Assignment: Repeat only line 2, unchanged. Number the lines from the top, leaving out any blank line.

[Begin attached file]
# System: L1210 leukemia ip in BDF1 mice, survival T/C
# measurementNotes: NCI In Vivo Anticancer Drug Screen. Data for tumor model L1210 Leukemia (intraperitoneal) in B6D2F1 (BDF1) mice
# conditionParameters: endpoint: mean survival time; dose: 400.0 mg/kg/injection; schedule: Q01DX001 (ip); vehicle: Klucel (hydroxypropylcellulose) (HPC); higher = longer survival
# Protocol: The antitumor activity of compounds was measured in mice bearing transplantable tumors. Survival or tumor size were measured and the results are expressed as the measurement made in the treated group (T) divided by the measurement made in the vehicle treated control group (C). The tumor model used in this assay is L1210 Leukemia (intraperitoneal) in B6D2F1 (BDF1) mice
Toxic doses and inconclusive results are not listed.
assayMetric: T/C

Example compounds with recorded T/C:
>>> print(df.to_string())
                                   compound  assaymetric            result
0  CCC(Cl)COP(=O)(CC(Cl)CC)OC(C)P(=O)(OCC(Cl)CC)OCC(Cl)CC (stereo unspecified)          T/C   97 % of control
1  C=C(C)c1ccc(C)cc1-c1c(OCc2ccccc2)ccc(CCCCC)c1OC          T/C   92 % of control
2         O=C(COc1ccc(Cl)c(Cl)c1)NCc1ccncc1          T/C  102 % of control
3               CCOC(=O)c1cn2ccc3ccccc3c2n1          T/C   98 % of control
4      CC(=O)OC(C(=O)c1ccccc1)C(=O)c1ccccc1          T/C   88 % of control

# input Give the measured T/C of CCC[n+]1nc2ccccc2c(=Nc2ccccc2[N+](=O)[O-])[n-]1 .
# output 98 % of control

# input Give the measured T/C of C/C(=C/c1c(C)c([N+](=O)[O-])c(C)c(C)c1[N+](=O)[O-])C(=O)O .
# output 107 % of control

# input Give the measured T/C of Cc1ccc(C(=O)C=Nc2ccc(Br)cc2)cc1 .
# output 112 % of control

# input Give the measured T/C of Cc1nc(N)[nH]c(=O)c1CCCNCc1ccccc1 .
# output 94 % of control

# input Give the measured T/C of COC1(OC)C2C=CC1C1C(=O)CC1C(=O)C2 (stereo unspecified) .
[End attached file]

# measurementNotes: NCI In Vivo Anticancer Drug Screen. Data for tumor model L1210 Leukemia (intraperitoneal) in B6D2F1 (BDF1) mice